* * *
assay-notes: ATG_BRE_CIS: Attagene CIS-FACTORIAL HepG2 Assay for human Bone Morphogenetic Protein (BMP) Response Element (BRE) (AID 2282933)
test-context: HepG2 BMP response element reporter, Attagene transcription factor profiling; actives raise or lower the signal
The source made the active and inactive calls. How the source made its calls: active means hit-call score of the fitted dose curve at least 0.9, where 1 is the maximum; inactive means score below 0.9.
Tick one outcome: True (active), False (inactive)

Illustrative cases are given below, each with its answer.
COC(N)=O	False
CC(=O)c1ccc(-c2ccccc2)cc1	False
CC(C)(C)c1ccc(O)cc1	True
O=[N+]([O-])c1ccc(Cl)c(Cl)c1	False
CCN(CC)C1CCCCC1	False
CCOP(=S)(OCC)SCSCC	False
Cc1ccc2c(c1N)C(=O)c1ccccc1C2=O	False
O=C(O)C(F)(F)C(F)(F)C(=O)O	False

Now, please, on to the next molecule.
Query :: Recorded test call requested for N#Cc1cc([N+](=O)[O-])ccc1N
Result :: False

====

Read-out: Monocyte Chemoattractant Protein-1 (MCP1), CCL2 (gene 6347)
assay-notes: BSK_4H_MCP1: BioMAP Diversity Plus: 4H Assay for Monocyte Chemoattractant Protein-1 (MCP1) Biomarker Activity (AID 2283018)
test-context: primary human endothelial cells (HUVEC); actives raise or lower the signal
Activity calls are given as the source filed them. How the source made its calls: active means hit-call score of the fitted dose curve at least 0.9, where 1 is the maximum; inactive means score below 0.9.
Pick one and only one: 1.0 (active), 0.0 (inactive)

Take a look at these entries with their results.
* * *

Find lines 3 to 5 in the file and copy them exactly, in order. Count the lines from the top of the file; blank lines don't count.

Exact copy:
The source made the active and inactive calls. How the source made its calls: active means hit-call score of the fitted dose curve at least 0.9, where 1 is the maximum; inactive means score below 0.9.
Tick one outcome: True (active), False (inactive)

Illustrative cases are given below, each with its answer.